The idea that these people should now try to dictate strategy would be laughable if it weren't so serious.
Remain by the back door?
This doesn't stop them from trying to dominate the debate, as we're seeing over the attempt by some MPs to push Corbyn into supporting the single market, as it seems a prelude to avoiding leaving the EU itself. It seems the less than impressive TUC agrees with them. This would be a big mistake for Labour, which has set out a very sensible path of accepting the decision but wanting a Brexit which benefits workers. I don't agree with limiting free movement, but anyone who backs this move thinking it will guarantee that should think again. In fact, the single market fans want to get a deal where we have access to trade and markets but where they will compromise on free movement. Nothing good for working people here or elsewhere in Europe on that.
Let's get on to the streets
We're at a turning point in politics in Britain. Support is growing for Corbyn's Labour - a break with austerity and privatisation, for taxation of the rich and corporations, a redistribution of wealth. The Tory government is hanging by a thread, and most importantly has lost much confidence of the British ruling class, including over Brexit. The usual plan B is a Labour government committed to helping bail out the system - but this time this would lead to a Corbyn government, which would raise massive expectations for change among working-class people. Parliament is logjammed, which means the onus switches to those of us outside parliament. Next Saturday we can make a start with the People's Assembly demo calling for May to go. Support it if you can.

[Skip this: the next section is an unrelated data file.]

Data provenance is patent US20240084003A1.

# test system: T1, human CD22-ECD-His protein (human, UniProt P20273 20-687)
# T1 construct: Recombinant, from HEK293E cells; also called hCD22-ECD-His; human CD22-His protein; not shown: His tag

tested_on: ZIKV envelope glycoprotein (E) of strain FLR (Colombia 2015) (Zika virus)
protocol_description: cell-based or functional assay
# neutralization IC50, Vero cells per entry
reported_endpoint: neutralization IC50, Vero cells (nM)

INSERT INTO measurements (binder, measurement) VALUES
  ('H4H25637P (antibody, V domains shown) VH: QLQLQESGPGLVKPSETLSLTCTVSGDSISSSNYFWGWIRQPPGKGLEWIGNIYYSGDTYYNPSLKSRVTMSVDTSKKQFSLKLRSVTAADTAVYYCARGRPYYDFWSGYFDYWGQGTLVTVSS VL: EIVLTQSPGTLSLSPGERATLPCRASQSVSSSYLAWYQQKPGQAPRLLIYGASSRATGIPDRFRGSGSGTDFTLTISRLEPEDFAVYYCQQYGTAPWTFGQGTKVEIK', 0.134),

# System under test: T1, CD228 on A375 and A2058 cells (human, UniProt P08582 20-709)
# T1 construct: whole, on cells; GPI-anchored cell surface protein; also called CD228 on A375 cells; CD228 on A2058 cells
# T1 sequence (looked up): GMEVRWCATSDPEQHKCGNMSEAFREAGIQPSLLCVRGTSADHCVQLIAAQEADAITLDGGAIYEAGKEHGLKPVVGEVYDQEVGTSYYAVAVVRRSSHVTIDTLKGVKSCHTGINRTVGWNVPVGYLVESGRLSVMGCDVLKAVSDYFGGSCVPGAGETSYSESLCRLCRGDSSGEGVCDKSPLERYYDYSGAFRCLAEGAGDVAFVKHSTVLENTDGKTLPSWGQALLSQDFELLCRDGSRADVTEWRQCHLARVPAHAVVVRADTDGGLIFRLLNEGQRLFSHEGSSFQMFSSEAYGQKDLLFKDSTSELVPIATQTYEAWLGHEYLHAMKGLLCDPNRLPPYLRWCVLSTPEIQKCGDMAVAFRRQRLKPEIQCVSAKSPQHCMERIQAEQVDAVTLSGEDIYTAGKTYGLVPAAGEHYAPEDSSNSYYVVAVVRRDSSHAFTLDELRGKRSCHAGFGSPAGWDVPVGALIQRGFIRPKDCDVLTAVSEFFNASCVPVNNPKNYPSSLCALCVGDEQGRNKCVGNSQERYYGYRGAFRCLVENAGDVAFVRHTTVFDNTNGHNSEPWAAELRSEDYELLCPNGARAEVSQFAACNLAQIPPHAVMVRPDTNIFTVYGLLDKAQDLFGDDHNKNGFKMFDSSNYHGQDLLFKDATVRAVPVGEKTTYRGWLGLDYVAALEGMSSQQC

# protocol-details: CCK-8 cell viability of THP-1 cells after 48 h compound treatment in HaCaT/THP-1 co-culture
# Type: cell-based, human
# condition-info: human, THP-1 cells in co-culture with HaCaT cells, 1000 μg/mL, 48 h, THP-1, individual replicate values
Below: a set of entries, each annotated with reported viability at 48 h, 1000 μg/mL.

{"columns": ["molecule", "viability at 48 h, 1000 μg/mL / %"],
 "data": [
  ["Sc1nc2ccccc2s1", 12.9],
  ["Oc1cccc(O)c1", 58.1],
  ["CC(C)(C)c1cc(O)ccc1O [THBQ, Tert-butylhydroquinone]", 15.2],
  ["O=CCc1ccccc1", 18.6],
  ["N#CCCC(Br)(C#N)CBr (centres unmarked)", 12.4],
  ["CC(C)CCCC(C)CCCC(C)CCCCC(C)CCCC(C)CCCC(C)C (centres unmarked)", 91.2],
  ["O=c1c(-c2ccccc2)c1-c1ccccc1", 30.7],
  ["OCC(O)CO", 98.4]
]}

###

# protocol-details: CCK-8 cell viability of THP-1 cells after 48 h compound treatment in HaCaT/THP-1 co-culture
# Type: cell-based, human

As national convenor of the Stop the War Coalition, Lindsey was a key organiser of the largest demonstration, and one of the largest mass movements, in British history.
Her books include ‘Material Girls: Women, Men and Work’, ‘Sex, Class and Socialism’, ‘A People’s History of London’ (with John Rees) and ‘How a Century of War Changed the Lives of Women’.
More articles from this author